Plectropomus laevis (Lacep├Ęde, 1801)
Blacksaddled coralgrouper
Blacksaddled coralgrouper,  Lapu-lapu,  Baghak,  Lapu-lapu,  Sunong-kabang
Plectropomus laevis
photo by Randall, J.E.

Family:  Epinephelidae (Groupers)
Max. size:  125 cm TL (male/unsexed); max.weight: 24 kg
Environment:  reef-associated; marine; depth range 4 - 100 m
Distribution:  Indo-Pacific: Kenya to Delagoa Bay, Mozambique, eastward to the Tuamoto Islands, north to the Ryukyu Islands, south to Queensland, Australia and including most islands of the Indian Ocean and of western and central Pacific. Unknown in the Red Sea and Persian Gulf. Misidentified as Plectropomus maculatus by some authors (Ref. 6448, 6892).
Diagnosis:  Dorsal spines (total): 7-8; Dorsal soft rays (total): 10-12; Anal spines: 3-3; Anal soft rays: 8-8. Description: Characterized by having two distinct color varieties, first is pale black-saddled form is whitish or pale yellowish with 5 dark brown to black, irregular, saddle like or wedge shaped bars or blotches on the dorsal part of head and body, 1st just behind the eyes, 2nd on the nape and 3rd to 5th under the dorsal fin; small dark-edged blue spots may be visible on the body; yellow colored fins, caudal peduncle, snout and jaws; black blotch centrally at the base of the paired fins; dark form is brown, olivaceous, red or nearly black, dark bars are usually faint or absent; numerous round, dark-edged blue spots on head and body, soft dorsal, caudal and anal fins and base of pectoral fins; pectoral fins dark brown distally, rays darker than membranes, rear edge white; flat interorbital area without scales; broadly rounded preopercle, with 3 large, ventrally directed spines along lower half; smooth interopercle and subopercle; opercle with 3 flat spines, upper and lower spines covered by skin; subequal in size, posterior and anterior nostrils, set in shallow groove running forward from eye; front of jaws with pair of large canine teeth (Ref. 89707); 1-4 large canines on side of lower jaw; elongate body, greatest depth 2.9-3.9 in SL; slightly emarginate caudal fin; pectoral and pelvic fins 2.1-2.5 in head length (Ref. 90102).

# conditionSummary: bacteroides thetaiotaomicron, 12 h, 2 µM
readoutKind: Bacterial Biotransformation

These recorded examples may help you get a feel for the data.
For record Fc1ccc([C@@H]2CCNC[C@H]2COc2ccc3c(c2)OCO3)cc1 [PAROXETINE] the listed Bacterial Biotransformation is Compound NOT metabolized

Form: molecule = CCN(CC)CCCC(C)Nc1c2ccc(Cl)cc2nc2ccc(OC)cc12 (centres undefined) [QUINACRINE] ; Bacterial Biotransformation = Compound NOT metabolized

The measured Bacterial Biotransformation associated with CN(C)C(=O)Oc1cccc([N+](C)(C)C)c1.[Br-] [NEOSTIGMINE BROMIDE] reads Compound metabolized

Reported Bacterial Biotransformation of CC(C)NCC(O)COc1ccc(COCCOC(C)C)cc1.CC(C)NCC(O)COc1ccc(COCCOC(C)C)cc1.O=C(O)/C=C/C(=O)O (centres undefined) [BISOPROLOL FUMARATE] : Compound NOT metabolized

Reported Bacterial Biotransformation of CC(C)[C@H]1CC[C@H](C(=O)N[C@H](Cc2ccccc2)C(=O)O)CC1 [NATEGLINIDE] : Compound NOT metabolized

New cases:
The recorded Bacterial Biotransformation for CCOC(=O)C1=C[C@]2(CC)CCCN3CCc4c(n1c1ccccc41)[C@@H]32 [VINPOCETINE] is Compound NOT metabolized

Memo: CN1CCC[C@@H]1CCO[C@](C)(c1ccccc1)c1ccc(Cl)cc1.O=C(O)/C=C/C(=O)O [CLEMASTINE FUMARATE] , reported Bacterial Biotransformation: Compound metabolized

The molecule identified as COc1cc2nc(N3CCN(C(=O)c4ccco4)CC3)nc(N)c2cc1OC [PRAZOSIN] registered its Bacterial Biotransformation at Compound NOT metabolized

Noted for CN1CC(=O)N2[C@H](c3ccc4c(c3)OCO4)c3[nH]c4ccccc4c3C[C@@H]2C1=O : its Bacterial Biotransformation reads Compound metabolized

Biology:  A voracious piscivore inhabiting coral-rich areas of lagoon and seaward reefs. Encountered most frequently in channels and outer shelf reefs. Migrate over short distances to spawn, forming large aggregations, maybe 1 or 2 per reef (Ref. 6390). Feeds mostly on fishes, and occasionally on crustaceans (Ref. 9710). The prey comprises a variety of large reef fishes, including groupers, and this diet of large fishes is responsible for the high concentrations of ciguatera toxins. Juveniles may mimic the pufferfish Canthigaster valentini. Usually wary (Ref. 9710). The young have a demersal existence in shallow water in reef habitats, especially around coral rubble (Ref. 27259). They feed on small fish and invertebrates such as crustaceans and squid (Ref. 27261). Eggs float just below the surface (Ref. 6390). The pelagic larvae are found in habitats similar to those of the adults (Ref. 27260). An excellent table fish (Ref. 6390).
IUCN Red List Status: Least Concern (LC); Date assessed: 21 November 2016 Ref. (130435)
Threat to humans:  reports of ciguatera poisoning
Country info:  Recorded from Lanuza Bay (Ref. 104756). Recorded in the live fish trade in Balabac, southern Palawan (Ref. 104484). Museum: USNM 170772, 146935; FMNH 47363; BPBM 22997. Also Ref. 3150, 393, 53416, 121724.

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